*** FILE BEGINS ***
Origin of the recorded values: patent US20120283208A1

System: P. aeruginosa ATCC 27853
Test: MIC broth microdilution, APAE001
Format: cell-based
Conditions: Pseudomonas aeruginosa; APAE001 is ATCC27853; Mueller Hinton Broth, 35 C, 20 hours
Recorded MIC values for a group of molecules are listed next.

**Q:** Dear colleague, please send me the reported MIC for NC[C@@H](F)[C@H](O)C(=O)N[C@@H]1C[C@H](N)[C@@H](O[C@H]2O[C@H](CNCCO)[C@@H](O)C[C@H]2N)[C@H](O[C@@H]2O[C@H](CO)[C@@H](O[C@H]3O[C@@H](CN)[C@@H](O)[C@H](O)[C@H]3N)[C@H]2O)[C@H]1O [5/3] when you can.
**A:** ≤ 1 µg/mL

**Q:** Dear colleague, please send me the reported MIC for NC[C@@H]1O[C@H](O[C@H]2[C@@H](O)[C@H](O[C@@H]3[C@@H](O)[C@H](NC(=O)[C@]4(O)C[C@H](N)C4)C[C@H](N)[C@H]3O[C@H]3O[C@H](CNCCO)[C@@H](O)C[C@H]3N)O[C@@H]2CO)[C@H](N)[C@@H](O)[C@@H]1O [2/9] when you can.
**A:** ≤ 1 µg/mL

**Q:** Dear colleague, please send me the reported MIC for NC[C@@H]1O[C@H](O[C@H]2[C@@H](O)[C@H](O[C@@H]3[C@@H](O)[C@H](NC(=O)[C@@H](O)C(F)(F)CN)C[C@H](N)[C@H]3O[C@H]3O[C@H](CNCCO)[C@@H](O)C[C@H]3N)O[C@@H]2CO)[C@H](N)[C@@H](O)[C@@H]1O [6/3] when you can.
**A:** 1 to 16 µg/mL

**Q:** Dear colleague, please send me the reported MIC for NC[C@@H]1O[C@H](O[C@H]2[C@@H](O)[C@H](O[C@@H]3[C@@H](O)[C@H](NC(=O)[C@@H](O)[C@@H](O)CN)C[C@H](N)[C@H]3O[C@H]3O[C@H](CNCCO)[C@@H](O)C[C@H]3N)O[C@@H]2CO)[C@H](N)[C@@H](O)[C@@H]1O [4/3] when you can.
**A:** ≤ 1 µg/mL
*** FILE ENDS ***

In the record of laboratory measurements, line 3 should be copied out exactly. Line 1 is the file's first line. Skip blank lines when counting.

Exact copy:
Test: MIC broth microdilution, APAE001